Hearing and review of driver license qualifications after loss of consciousness

Hearing and review of driver license qualifications after loss of consciousness by the New York State Department of Motor Vehicles

If you have received notice of suspension or hearing from the NYS DMV for a loss of consciousness issue, or any medical issue, do not represent yourself. Reach out to our law firm to have us represent you before the NYS DMV. Sudden loss of consciousness, whether or not it occurred while operating a vehicle, will trigger a medical review of your fitness to operate a motor vehicle by the New York State DMV. The review could result in your license being suspended. You are entitled to retain counsel to represent you before the DMV at all stages of the DMV review process, and it is highly recommended you do so. This is especially true if your case requires a medical review hearing.

Fitness to operate a vehicle in New York State

Under New York Vehicle & Traffic Law § 502 and the NYS DMV rules and regulations 15 NYCRR § 9.1, in order to be issued a driver’s license the applicant must submit proof of fitness. Sudden loss of consciousness at any time is deemed prima facie evidence of unfitness for licensing or, if the person is already licensed then prima facie evidence of revocation. The sudden loss of consciousness does not have to occur while operating a vehicle. In fact, often times the DMV is notified by medical professionals whom are treating individual.

Loss of consciousness defined

Loss of consciousness is not just totally passing out. It includes “not being aware of one's surroundings or of one's existence and the inability to receive, interpret or react to sensory impressions as the result of epilepsy, syncope, cataplexy, narcolepsy and other disorders affecting consciousness or control.” 15 NYCRR § 9.2(a). Evidence required to state a claim to the DMV for loss of consciousness is “a police accident report indicating a loss of consciousness...as the cause of an accident, admission by applicant or licensee and a complaint alleging loss of consciousness received from police agencies or others.” 15 NYCRR § 9.2(b).

Burden of proof upon allegation

Under 15 NYCRR § 9.3, Once an allegation of loss of consciousness is made against a motorist, the burden of proof shifts to the motorist to prove their fitness to operate a motor vehicle. Proof of standard of fitness includes:

  • A statement from a licensed physician that the motorist has not experienced a loss of consciousness within the previous 12-month period
  • That loss of consciousness did occur within the previous 12-month period, but its sole cause was caused solely by a directed change in medication by a physician and a medical review by the DMV of the submitted evidence agrees with that conclusion
  • That loss of consciousness did occur within the previous 12-month period, but after a physical examination by a physician the doctor recommends licensing by stating in his medical opinion that the condition will not interfere with the safe operation of a vehicle and a medical review by the DMV of the submitted evidence agrees with that conclusion
Procedures upon failure to submit evidence of fitness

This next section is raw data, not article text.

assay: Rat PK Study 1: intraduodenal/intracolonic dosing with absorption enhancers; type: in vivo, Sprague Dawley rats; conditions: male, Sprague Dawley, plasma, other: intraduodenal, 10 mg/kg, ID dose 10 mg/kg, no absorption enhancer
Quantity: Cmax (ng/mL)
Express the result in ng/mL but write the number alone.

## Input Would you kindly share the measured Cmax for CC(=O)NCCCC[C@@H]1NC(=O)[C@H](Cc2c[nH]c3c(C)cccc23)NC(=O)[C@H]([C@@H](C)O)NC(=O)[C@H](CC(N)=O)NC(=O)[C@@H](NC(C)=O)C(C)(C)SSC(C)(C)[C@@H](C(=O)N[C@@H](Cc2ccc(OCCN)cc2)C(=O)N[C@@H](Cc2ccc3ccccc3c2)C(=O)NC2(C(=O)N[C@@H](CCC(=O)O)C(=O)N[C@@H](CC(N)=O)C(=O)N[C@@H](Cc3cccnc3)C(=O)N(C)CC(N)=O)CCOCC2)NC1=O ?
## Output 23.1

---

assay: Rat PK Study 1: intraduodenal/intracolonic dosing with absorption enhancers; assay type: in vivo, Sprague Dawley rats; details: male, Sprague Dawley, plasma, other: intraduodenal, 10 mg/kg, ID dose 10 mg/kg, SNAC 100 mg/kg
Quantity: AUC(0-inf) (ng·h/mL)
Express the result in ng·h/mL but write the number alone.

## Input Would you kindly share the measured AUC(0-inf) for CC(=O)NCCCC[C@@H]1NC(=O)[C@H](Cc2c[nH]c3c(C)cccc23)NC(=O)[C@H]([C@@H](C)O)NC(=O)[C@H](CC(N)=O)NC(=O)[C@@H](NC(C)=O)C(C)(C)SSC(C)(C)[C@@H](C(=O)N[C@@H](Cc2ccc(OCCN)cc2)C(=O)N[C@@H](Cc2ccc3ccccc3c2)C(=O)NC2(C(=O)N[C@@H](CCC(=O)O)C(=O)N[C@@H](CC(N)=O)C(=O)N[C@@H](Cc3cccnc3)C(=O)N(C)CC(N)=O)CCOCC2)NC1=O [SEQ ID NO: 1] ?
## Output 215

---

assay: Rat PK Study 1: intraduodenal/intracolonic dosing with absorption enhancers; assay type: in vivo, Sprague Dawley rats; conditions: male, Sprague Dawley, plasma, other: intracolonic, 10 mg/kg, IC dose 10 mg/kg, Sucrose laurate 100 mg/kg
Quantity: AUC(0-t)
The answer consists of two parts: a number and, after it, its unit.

Under 15 NYCRR § 9.4, if the DMV has not received an acceptable medical proof from the motorist’s physician, through either total omission or the medical review unit of the DMV disagrees with the conclusion of the submitted medical evidence, one of two things can happen. The first, and most common action, is that the DMV sends the motorist a “proposed… suspension of license” which goes into effect 30 days after the date the notice was mailed. The notice provides the motorist with an opportunity to demand a hearing. If a hearing is demanded then the suspension is stayed until the hearing date.

The other thing that could happen is that the DMV could deem the person's operation of a motor vehicle to be an immediate hazard, the DMV “forthwith…[suspends] the license… id. at (b), with a provision for the motorist to request for hearing. If a demand for hearing is not made within 30 days of the suspension, the DMV’s offer to hold the hearing shall is withdrawn.

Evidence required for immediate suspension

The DMV cannot suspend merely because it disagrees with submitted proof of fitness. To deem a motorist to an immediate hazard, the evidence must be as follows:

  • The report submitted by the motorist’s physician indicates that the motorist would create an immediate hazard if such person were to operate a vehicle on the public highway or,
  • The DMV has received evidence that such person's loss of consciousness has caused or contributed to a motor vehicle accident.

In order for a physician's, statement to be valid to deem the motorist an immediate hazard, the examination must:

  • Have occurred within 120 days of the date of such statement, and
  • Be submitted by a physician licensed in a specialty appropriate to the condition in question.
Physician’s statement may be required on a schedule

Under 15 NYCRR § 9.5, the DMV is permitted to grant licensing conditioned on a regular reporting schedule by the physician in cases whereby medicine is being taken in order to control any loss of consciousness disorder.

Medical review hearing

Hearings are conducted in conformity with the provisions of the State Administrative Procedure Act. Unlike most administrative hearings, if an adverse ruling is rendered against the motorist, the motorist does not have to first take an administrative appeal, but may immediately seek judicial relief from a court of law by commencing and Article 78 proceeding. See, 15 NYCRR § 9.6.


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